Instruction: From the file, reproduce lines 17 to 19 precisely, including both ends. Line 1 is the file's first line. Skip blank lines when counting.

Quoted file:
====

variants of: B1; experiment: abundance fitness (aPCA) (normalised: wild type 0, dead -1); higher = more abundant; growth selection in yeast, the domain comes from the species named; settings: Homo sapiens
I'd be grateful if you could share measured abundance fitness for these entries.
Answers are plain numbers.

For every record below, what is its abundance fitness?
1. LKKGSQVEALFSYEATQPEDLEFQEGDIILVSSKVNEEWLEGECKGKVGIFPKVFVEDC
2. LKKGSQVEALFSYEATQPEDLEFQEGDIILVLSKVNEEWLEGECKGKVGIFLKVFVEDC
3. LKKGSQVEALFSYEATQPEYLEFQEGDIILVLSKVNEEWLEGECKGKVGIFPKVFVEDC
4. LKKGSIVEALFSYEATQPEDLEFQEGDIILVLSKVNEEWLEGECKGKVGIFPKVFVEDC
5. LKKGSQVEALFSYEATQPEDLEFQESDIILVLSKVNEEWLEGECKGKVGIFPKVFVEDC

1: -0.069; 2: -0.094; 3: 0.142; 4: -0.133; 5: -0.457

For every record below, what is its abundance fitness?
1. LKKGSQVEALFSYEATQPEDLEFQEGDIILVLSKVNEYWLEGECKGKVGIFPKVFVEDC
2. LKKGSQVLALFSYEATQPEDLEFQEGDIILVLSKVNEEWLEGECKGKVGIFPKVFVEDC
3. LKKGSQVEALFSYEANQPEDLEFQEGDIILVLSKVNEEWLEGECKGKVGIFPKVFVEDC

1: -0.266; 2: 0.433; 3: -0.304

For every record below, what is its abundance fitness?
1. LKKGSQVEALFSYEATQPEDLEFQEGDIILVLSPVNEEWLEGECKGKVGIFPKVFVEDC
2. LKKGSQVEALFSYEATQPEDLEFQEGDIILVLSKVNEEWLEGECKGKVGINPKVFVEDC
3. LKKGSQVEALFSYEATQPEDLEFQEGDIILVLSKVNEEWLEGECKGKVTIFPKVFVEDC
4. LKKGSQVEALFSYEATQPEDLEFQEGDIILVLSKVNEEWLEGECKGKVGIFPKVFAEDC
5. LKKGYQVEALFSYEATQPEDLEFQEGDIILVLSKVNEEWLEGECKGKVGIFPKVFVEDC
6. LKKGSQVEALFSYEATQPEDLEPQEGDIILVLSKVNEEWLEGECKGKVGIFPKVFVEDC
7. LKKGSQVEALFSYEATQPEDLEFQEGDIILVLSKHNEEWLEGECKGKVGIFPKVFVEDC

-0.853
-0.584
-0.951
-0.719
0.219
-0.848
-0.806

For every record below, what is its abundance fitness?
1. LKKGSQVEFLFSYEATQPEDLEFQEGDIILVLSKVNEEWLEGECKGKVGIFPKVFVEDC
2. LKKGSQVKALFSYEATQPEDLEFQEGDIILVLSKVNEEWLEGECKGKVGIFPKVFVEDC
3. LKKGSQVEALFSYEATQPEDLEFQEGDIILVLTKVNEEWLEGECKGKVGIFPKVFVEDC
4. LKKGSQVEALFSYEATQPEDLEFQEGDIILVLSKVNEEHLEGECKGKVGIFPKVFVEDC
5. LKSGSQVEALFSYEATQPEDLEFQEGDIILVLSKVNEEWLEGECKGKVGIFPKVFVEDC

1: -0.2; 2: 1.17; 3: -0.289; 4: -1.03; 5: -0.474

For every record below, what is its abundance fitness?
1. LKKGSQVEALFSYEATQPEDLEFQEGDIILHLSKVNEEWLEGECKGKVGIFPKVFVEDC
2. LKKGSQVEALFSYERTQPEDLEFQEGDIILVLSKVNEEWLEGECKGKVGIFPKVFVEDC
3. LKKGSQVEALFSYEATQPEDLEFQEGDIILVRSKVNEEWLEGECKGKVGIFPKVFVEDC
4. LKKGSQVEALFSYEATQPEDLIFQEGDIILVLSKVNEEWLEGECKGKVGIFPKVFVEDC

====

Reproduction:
1. LKKGSQVEALFSYEATQPEDLEFQEGDIILVLSPVNEEWLEGECKGKVGIFPKVFVEDC
2. LKKGSQVEALFSYEATQPEDLEFQEGDIILVLSKVNEEWLEGECKGKVGINPKVFVEDC
3. LKKGSQVEALFSYEATQPEDLEFQEGDIILVLSKVNEEWLEGECKGKVTIFPKVFVEDC